At the October 1964, meeting of the Academy of Ophthalmology and Otolaryngology, during a teaching session, one of us (F.W.) remarked on papilledema occurring in a woman who had been using an oral contraceptive, and that he was not aware of any such case having been reported. Other members of the panel (Drs. Thomas Hedges, Donald Lyle, and Lawton Smith) and a colleague in the assembled group had also pondered the possible untoward effects of such substances on the basis of personal experiences or communications with their colleagues. The panel associates agreed that we were obligated to investigate the problem in our respective areas and to put together a report. This is a report of such an investigation, for which the present authors are responsible. After having talked with Dr. David Cogan it seemed expedient to place an editorial in the Archives of Ophthalmology with a single purpose: to uncover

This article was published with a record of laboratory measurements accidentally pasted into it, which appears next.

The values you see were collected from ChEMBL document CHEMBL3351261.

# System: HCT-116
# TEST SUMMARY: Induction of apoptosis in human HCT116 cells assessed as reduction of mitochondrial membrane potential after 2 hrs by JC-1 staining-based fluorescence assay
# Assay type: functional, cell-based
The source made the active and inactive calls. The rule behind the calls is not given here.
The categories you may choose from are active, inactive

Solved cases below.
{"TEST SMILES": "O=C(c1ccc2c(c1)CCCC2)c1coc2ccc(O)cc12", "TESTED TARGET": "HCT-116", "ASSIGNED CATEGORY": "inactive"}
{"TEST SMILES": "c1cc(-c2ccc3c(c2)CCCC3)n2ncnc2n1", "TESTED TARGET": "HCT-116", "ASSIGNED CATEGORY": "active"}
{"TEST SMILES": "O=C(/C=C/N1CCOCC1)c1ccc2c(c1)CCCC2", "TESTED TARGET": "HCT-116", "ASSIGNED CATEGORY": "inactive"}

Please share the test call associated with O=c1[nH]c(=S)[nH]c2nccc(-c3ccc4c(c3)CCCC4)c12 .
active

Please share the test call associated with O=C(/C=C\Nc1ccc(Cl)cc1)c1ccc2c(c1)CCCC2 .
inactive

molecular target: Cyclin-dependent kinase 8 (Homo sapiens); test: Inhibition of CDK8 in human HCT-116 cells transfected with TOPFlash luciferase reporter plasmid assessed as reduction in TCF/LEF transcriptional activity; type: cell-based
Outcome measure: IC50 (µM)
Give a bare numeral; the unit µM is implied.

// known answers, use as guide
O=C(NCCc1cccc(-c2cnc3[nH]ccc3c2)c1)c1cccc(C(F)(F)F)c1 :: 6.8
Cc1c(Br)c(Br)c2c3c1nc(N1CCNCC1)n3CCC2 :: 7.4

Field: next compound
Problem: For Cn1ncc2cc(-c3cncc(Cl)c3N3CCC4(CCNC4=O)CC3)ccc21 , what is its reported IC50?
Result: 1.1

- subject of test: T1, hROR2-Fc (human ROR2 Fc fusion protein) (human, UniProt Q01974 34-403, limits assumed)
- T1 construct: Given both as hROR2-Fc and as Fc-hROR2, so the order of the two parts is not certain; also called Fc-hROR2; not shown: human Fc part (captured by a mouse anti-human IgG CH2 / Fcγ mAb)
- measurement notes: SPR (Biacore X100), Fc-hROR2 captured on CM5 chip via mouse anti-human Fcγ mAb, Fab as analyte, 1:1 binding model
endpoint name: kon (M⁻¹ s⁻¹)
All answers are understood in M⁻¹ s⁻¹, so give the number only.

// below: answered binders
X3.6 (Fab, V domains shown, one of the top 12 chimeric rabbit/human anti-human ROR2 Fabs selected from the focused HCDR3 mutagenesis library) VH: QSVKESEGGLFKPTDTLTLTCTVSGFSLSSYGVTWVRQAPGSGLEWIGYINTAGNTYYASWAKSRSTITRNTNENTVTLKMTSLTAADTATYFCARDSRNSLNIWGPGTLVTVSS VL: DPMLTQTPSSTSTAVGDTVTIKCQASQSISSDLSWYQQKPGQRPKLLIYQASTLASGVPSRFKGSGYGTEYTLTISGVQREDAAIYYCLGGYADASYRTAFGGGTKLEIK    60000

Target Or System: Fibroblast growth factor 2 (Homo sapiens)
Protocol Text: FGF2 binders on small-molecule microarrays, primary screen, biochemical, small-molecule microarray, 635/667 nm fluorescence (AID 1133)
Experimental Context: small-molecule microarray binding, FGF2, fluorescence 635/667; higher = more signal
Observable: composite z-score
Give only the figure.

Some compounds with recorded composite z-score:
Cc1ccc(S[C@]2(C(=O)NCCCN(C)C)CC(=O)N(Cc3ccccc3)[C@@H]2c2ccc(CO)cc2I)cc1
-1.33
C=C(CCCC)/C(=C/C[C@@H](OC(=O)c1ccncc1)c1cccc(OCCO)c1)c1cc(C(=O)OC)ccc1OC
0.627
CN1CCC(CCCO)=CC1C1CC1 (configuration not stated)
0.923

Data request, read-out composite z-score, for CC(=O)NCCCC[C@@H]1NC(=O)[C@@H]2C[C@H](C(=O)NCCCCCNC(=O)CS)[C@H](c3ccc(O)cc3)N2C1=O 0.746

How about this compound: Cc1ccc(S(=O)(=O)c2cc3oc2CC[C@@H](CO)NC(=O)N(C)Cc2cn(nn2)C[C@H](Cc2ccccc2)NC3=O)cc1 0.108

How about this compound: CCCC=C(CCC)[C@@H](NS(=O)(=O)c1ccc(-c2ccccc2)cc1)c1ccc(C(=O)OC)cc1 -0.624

WALSH FB, CLARK DB, THOMPSON RS, NICHOLSON DH. Oral Contraceptives and Neuro-Ophthalmologic Interest. Arch Ophthalmol. 1965;74(5):628–640. doi:10.1001/archopht.1965.00970040630009
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